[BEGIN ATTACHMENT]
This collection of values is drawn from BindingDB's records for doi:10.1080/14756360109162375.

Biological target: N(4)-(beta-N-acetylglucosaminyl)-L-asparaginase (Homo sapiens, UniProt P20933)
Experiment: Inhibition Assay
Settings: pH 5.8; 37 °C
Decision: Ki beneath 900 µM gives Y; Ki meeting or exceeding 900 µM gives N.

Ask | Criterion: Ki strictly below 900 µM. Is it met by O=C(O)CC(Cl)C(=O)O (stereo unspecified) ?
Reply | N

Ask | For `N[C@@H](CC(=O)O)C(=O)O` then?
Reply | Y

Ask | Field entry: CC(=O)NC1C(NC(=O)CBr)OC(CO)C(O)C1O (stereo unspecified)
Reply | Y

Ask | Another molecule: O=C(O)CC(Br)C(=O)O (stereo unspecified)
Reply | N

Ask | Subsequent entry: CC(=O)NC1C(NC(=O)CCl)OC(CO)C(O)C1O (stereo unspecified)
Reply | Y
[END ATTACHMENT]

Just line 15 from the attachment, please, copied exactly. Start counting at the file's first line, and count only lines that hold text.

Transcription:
Reply | Y